Safina rallies; Williams sisters advance

WIMBLEDON, England -- Top-ranked Dinara Safina of Russia became the first player to win a match under Wimbledon's new roof, rallying to beat Amelie Mauresmo of France 4-6, 6-3, 6-4 for a spot in the quarterfinals.

The match was interrupted with Safina leading 4-1 in the second set for the first rain delay of the tournament. The roof was closed before play resumed about 30 minutes later.

When the roof closed, many spectators responded with a standing ovation. Safina liked the new environment, too.

"It was great," she said. "Very nice. You can't compare it with anything. It's a really nice atmosphere, especially with the crowd, because it's getting like louder so it's even nicer to play. I mean, I won, so everything was perfect."

Safina trailed 3-0 in the final set but broke back twice for a 5-4 lead and then served out the match. She will next play Sabine Lisicki of Germany, a 6-4, 6-4 winner over No. 9 Caroline Wozniacki.

Venus Williams advanced to the quarterfinals when opponent Ana Ivanovic retired one game into the second set. Second-seeded Serena Williams also advanced with a 6-3, 6-1 win over Daniela Hantuchova, losing just two points on her first serve and breaking Hantuchova five times to complete the win in 56 minutes.

Venus led 6-1, 0-1 when Ivanovic called it quits.

Ivanovic took a 10-minute break during the first game of the second set to have her left thigh taped by a trainer. She returned for two more points, but after hitting a service winner to take the game, she began crying as she walked to her chair and told the umpire she was retiring.

Ivanovic said she hurt her thigh hitting an ace to erase a break point in the opening game of the second set.

"I didn't feel anything up until that point," she said. "When I landed, I just felt a sharp pain on my inner thigh, and I couldn't step on my leg ever since."

Ivanovic said she didn't yet know the extent of the injury.

Venus, seeking her sixth Wimbledon title, took a 5-0 lead before Ivanovic won a game 27 minutes into the match. Former No. 1 Ivanovic hasn't reached a Grand Slam quarterfinal since winning the 2008 French Open.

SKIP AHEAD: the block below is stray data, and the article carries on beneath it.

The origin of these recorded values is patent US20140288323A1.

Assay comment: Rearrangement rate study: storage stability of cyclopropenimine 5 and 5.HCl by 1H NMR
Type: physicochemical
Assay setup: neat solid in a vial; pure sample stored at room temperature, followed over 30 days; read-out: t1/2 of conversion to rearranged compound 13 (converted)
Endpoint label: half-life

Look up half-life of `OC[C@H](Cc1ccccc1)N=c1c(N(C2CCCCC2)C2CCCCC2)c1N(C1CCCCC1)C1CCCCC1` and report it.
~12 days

"I don't even know the last time that I had these circumstances," Venus said. "I don't think ever in a Slam. I think she was in a lot of pain. You know me -- I'm one of those players, I just only pay attention to what's going on my side of the net. But today I felt really sad for her actually. She was really upset.

"This is Wimbledon. It's the last place you want to have an injury that you can't overcome. So I'm wishing her a lot of luck in her recovery," she said.

Serena is looking for her third Wimbledon title after winning here in 2002-03. She lost last year's final to her sister.

American 17-year-old Melanie Oudin was eliminated.

Oudin, a qualifier from Marietta, Ga., lost to No. 11-seeded Agnieszka Radwanska 6-4, 7-5.

Missed chances hurt Oudin. She flubbed an easy volley to lose the first set, and she was up a break in the second set before her surprising Wimbledon came to an end.

"I gave everything I had, and she played a really good match," Oudin said. "She played very smart. She made me run as much as she possibly could."

Oudin pulled the biggest upset in the first week of the tournament by beating former No. 1 Jelena Jankovic. Oudin was the youngest American to reach the women's fourth round at Wimbledon since Jennifer Capriati was a quarterfinalist in 1993.

Fourth-seeded Elena Dementieva and No. 8 Victoria Azarenka also advanced.

Azarenka battled her way into the quarterfinals with a hard-fought 7-6 (5), 2-6, 6-3 victory over Russia's Nadia Petrova.

The eighth seed, the first woman from Belarus to reach the last eight at Wimbledon since Natasha Zvereva in 1998, will have to raise her game to stand a chance against Serena Williams in the last eight.

An abysmal first set was awash with unforced errors, both players losing serve three times apiece before Azarenka, yowling with effort on every point, squeaked home 7-5 in a tight tiebreak.

Petrova, treated at the end of the set with ice packs to counteract the heat, came back with guns blazing to even the match but could not maintain the pressure in the decider, and Azarenka wrapped it up after 2 hours, 25 minutes.

Dementieva beat fellow Russian Elena Vesnina 6-1, 6-3.

Dementieva faced little resistance in the first set and never faced a break point in the match. She sealed the win by breaking for the second time in the second set, converting her second match point.

Dementieva is playing her 11th consecutive Wimbledon tournament and reached the semifinals last year.

Information from The Associated Press and Reuters was used in this report.